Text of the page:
(12) bearing in mind that scientific research shows that psychoactive substances can seriously impair driving ability, in particular by affecting the drivers' psychomotor functions, and consequently be the cause or concomitant cause of road accidents; bearing in mind also the repercussions of road accidents on the health, social, working and security levels in EU Member States;

(13) whereas the statistics gathered by the Member States on the presence and the incidence of psychoactive substances in road accidents are still too fragmented and not easily comparable; whereas the data available show anyhow that the phenomenon is widespread; in particular, poly-drug abuse and the combined use of drugs, alcohol and medicines in the context of driving is a cause for concern;

(14) whereas the number of road accidents increases considerably at weekends, particularly around nightclubs and discos, and in some Member States road accidents on Friday and Saturday nights have become the main cause of death among young people from fifteen to twenty-four years old;

(15) whereas it is necessary to carry on with research, especially on the epidemiological aspects. In particular, if appropriate epidemiological inquiries are to be possible, further efforts must be made to develop methodologies and control tools intended to detect psychoactive substances use by vehicle drivers, as well as to check the effects of the same substances on driving ability;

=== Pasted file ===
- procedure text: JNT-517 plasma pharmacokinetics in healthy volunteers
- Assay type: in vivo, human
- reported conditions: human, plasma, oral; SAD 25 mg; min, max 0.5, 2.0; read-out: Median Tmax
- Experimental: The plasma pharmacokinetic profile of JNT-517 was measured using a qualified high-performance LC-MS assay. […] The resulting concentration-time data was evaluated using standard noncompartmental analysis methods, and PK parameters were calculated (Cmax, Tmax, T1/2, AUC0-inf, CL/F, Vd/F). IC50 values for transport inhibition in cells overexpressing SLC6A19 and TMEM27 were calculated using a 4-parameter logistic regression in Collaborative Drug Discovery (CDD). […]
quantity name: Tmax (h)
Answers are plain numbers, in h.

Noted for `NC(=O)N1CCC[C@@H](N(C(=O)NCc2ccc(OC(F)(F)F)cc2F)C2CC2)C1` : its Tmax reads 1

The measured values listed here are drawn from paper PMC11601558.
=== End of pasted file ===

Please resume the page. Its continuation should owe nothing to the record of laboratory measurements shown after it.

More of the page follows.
(16) whereas numerous traffic controls on vehicle drivers are indispensable, especially in dangerous situations, for the proper monitoring and more effective combat of this phenomenon.

(17) whereas, in order to understand the phenomenon more fully and correctly, it would be useful to increase, within the limits of available resources, the number of neuro-behavioural and toxicological tests carried out on vehicle drivers;

(18) whereas professional transport of goods and persons continue to increase in the EU, also as the consequence of the achievement of the Internal Market and the EU enlargement; whereas in order to prevent accidents involving heavy vehicles, the use of psychoactive substances by professional drivers should be detected, where possible and in accordance with national law, during periodical medical checks and road side checks; whereas, a specific regime for professional drivers could be envisaged;